Aaliyah Edwards on her difficult decision to leave UConn, her broken nose and her last dance at Gampel

STORRS – Over the next few days, Aaliyah Edwards will play for the last time at Gampel Pavilion.

Edwards, a senior, announced Thursday on social media that she will be leaving UConn after this season, declaring her intention to enter the WNBA draft.

Third-seeded UConn (29-5) will face No. 14 Jackson State (26-6) in the first round of the NCAA Tournament in front of a sellout crowd at Gampel  Saturday at 1 p.m.

Edwards, who broke her nose when she was elbowed by a Providence player in the Big East quarterfinal game March 9, missed the Big East tournament semifinal and championship games. But she will be back Saturday, wearing a mask that she wore much of last year after breaking her nose in practice.

“I think I’m going to feel a lot more love than I usually do in Gampel,” she said Friday. “I’ve been playing in Gampel for a while now so I feel like the crowd is going to cheer a bit louder.

As long as they’re cheering for UConn, that’s all I can ask for and it’s going to feel special, but I just want to stay present and stay in the moment.”


UConn Huskies forward Aaliyah Edwards (3) tries to maintain control of the ball while pressured by Providence in a Big East Tournament quarterfinal game at the Mohegan Sun Arena, Uncasville, March 9, 2024. UConn led at the half, 38-28. Photo by Cloe Poisson/Special to the Courant
UConn Huskies forward Aaliyah Edwards (3) tries to maintain control of the ball while pressured by Providence in a Big East Tournament quarterfinal game at the Mohegan Sun Arena, Uncasville, March 9, 2024. UConn led at the half, 38-28. Photo by Cloe Poisson/Special to the Courant
Edwards, who had another year of eligibility, said it was a difficult decision for her to make. She said she told Auriemma after the Big East Tournament.

“Oh my gosh, if it was easy I would have made the decision at the start of the season,” she said. “Everyone can see how special this team is. But behind the scenes, they’re even more special to me.

“But I don’t want to take away from what we have left to do. It’s a celebration, so I try to emphasize just how great this program has treated me, how great my teammates and coach have treated me and how special this family is to me, and I want to keep it that way. But we’re not done yet. We still have a lot of games to play, and we’re still trying to achieve our goal.”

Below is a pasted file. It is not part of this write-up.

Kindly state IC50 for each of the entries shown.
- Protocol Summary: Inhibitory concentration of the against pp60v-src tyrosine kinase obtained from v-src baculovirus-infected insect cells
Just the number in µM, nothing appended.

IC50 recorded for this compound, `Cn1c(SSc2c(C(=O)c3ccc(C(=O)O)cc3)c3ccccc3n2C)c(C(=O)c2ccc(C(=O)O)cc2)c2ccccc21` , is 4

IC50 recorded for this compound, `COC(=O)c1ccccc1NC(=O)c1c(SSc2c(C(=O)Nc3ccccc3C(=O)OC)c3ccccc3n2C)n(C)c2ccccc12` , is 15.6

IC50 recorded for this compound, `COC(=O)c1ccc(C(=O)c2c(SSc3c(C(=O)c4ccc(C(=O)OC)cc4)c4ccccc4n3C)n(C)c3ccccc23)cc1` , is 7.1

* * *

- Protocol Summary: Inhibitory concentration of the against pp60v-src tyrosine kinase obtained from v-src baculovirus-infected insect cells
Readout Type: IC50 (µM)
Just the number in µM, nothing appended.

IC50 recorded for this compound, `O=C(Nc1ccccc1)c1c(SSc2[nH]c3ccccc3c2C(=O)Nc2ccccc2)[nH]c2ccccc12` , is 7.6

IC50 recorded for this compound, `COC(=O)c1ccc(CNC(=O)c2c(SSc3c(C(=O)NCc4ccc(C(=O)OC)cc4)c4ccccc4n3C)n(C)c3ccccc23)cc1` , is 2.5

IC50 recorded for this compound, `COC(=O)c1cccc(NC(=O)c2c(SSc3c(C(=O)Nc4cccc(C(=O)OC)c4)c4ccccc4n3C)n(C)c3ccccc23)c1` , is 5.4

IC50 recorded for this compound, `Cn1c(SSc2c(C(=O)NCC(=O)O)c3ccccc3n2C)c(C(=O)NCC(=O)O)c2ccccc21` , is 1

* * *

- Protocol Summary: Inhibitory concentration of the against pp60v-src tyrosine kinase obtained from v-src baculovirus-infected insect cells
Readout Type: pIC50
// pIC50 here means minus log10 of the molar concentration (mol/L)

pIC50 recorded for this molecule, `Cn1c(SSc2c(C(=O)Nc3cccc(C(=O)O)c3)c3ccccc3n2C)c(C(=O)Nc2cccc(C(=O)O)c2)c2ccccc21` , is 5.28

Edwards is the second-leading scorer on the team, averaging 17.8 points and 9.3 rebounds. She is 22 rebounds short of 1,000 for her career and in the last 10 games, she averaged 19.5 points and 11.5 rebounds with seven double-doubles.
UConn Huskies guard Ines Bettencourt (21) caresses UConn Huskies forward Aaliyah Edwards (3) on the knee while associate head coach checks on her after she returned to the bench after being elbowed in the nose by a Providence player in the second half in a Big East Tournament quarterfinal game at the Mohegan Sun Arena, Uncasville, March 9, 2024. UConn won, 86-53. Photo by Cloe Poisson/Special to the Courant

UConn Huskies guard Ines Bettencourt (21) caresses UConn Huskies forward Aaliyah Edwards (3) on the knee while associate head coach checks on her after she returned to the bench after being elbowed in the nose by a Providence player in the second half in a Big East Tournament quarterfinal game at the Mohegan Sun Arena, Uncasville, March 9, 2024. UConn won, 86-53. Photo by Cloe Poisson/Special to the Courant
Fellow senior Nika Muhl had previously announced she would not be returning to UConn. Teammates Paige Bueckers and Aubrey Griffin announced on Senior Night they’re coming back. Muhl, from Croatia, and Edwards, from Canada, do not have the same opportunities to earn name-image-likeness income in college as their U.S. counterparts.

UConn coach Geno Auriemma had said Monday that he expected Edwards to leave, although he did not reveal her decision.

“There’s only been actually two conversations that I’ve had with Aaliyah about this,” Auriemma said Friday. “One was a while back when it was brought to my attention that she might consider coming back. So I talked to her about it and gave her all the pros and cons, and at the end of the day I said it’s going to be your comfort level, and whichever way you go, obviously we’ll be fine with it.

“But I always thought it was a real, real long shot because I think there is a cycle in college basketball. You spend four years someplace, you pretty much pour everything you have into it, and then it’s time to move on and go on to the next phase of your life. Nika’s reason for doing it may have been different than Aaliyah’s. I don’t think Nika is going to be a top 5, 6 or 7 (WNBA) draft pick, so her reasons may be different for going. And Paige’s situation is different for staying.”

Edwards said she was doing “well physically.”

“The mask is going to make an appearance again,” she said. “But I’ve worn it before, so I’m more used to it now. But yeah, I’m not going to let it distract me or anything like that.”

Bueckers said she was partly sad and partly proud of what Edwards was able to accomplish at UConn.

“I’m just trying to embrace the rest of the time that we have left and not even thinking about the fact that (Muhl and Edwards) are both leaving,” she said.

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